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Allegrini 2018
WINE PROMOTION

The Italian spirit runs through Chicago’s veins, the second US destination of IEM tour

After New York, Italian wines have landed on the shores of Lake Michigan, in the city of “deep-dish pizza” and ... Al Capone

Italian wines were in the limelight at Times Square, in the heart and soul of New York, where millions of people from all over the world pass through every day. First, they were the stars of the Great Brands (which includes 18 of the top most important family Italian wine companies), and then the “Wine Experience”, signed by “Wine Spectator”, and finally the “Simply Italian Great Wines” tour by IEM. And now, they are flying inland to Chicago, on the shores of Lake Michigan, which in an extraordinarily warm autumn, lives up to its nickname: the “windy city”. It hosts the second stage of the US tour (on October 26th, and WineNews participated), and has made a name for itself on the map and radar of Italian wine companies, rightly so. It is the third largest city in the Country, the capital of Illinois, a less traveled destination to International tourists, but by no means not less interesting. Its Neo-Gothic architecture makes it unique, recognizable and fascinating. The Field Museum and the Museum of Contemporary Art, and many others as well, are the flagships of an intense cultural vitality. However, the National Italian American Sports Hall of Fame, the museum dedicated to American athletes of Italian origin, since 1977, has kept the link between the city of Chicago and Italy alive. Right now, 3.5% of the city population has Italian origins, but the metropolis has, over the decades, built a very strong identity, even in culinary terms. The “deep-dish pizza”, for instance, which has very little to do with Italian pizza, except for the shape and at least the intentions in the toppings, is one of Chicago’s icons, known and loved all over the United States, among many others, also by Oprah Winfrey. And then, staying on the subject, there is the no less iconic “Italian beef”, a sandwich stuffed with very thin slices of roast beef boiled in its juices, rich in spices. Its origins are nothing short of smoky, but it become popular in the 1930s, thanks to an Italian butcher, Pasquale Scala.
There is a strong bond between Chicago and Italy, as you can see, with more or less elevated moments and main players. For instance, the story of Al Capone, the most media-oriented gangster in American history, born in New York but sent to Chicago in the 1920s by what was called “Black Hand”; that is, the Italian mafia. It was the prohibition era, and Al Capone’s organization smuggling alcohol contributed quite a bit to the growth of the Italian-American mafia in that city. In the following decades the city witnessed many challenging moments, from the protests in 1968, to the sad record, unfortunately still standing, of one of the cities with the highest crime rate in all of the United States.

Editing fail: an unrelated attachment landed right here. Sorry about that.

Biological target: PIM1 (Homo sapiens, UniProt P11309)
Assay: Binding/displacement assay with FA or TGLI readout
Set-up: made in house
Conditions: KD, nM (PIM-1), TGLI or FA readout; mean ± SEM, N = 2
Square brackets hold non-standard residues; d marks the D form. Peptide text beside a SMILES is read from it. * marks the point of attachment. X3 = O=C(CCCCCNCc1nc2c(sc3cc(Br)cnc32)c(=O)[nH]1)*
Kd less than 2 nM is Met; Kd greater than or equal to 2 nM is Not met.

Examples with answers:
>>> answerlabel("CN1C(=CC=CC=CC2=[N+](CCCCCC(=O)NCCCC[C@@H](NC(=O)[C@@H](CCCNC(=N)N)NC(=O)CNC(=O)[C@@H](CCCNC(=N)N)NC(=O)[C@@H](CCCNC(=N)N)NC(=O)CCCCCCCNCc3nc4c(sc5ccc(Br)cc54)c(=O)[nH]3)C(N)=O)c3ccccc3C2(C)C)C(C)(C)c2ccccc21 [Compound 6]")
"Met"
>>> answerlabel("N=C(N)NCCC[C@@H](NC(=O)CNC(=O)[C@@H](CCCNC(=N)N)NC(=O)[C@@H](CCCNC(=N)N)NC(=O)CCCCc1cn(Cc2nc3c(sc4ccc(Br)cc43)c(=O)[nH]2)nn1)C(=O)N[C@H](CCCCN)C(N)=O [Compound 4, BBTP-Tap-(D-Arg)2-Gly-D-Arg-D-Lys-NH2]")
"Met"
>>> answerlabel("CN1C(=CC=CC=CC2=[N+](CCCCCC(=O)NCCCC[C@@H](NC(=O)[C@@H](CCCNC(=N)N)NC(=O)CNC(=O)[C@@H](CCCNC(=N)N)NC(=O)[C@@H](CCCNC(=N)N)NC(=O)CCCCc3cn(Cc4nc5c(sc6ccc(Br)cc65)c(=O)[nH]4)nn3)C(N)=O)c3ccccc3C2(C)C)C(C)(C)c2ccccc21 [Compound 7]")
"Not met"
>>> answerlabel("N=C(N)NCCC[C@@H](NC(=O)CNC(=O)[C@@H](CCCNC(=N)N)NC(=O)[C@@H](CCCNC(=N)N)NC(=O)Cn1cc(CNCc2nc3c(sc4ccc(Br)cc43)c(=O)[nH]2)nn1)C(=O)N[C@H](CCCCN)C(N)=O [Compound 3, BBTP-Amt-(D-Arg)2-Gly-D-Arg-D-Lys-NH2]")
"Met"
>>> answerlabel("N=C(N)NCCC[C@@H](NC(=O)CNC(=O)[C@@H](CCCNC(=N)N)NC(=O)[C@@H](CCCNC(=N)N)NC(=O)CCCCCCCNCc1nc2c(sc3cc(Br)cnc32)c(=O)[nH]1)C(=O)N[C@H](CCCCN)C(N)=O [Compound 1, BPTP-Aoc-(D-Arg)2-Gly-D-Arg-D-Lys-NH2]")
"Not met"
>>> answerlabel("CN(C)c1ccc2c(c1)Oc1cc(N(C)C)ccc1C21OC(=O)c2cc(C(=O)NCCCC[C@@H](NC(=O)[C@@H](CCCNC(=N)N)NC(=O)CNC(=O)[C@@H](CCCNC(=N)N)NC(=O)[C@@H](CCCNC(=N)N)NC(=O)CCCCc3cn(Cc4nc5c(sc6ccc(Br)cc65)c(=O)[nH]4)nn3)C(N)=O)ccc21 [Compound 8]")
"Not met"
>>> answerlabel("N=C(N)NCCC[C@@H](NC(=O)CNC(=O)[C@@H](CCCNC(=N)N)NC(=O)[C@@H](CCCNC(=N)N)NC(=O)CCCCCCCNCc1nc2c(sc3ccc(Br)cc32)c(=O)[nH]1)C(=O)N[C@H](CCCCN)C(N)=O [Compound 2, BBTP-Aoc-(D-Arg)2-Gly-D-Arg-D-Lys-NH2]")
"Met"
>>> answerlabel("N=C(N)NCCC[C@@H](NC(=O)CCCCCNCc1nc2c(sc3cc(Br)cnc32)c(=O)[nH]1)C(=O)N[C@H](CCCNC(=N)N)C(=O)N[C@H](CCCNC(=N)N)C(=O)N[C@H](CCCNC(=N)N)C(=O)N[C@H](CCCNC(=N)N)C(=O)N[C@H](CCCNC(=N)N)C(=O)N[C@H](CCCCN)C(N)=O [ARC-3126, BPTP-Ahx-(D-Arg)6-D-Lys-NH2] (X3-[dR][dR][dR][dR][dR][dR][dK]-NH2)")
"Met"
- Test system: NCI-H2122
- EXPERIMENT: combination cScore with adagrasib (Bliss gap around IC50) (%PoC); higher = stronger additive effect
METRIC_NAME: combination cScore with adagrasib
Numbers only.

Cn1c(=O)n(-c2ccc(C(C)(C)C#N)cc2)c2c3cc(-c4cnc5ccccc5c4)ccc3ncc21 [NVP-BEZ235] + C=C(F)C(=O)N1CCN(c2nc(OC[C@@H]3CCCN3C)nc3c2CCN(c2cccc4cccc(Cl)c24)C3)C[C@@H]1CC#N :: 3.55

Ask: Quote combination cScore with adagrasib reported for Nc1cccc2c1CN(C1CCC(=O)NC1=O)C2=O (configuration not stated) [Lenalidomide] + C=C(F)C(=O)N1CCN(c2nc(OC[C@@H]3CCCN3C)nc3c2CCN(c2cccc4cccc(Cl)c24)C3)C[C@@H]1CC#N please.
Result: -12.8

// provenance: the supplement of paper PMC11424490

Chicago is much more, though. It is the second largest financial center in the US. In 2015, it generated a GDP of 360 billion US dollars, one-sixth of the Italian GDP. This is the city where futures and commodity markets were created. Since the 1970s, finance and services have replaced industry and other activities without major incidents, while at the same time it is the city that gave birth to Michelle Obama, Kanye West and Harrison Ford. It is also the city that has become a reference point in the struggle for civil rights. It is a western metropolis, where restaurants and clubs are filled up every evening, and where millions of liters of wine flow, alongside Negroni and beer. Also Italian wines, of course — just browse the wine list of any one of the hundreds of steakhouses in the city. Competition is fierce, like in every other part of the Country, and the number one competitor is Napa Valley, then France. Italy and its producers, instead, start from a privileged position, they exported 1.1 billion euros of wine to the USA in the first 7 months of 2022, up +11.5% compared to the same period in 2021. The US Dollar has never been so strong compared to the Euro, which represents a great opportunity to continue to do well. It is necessary to broaden horizons, looking directly at the heart of America, to those big cities, that sometimes are underestimated, but which boast a highly respected wine culture, as well as economic principles to be held in high regard.

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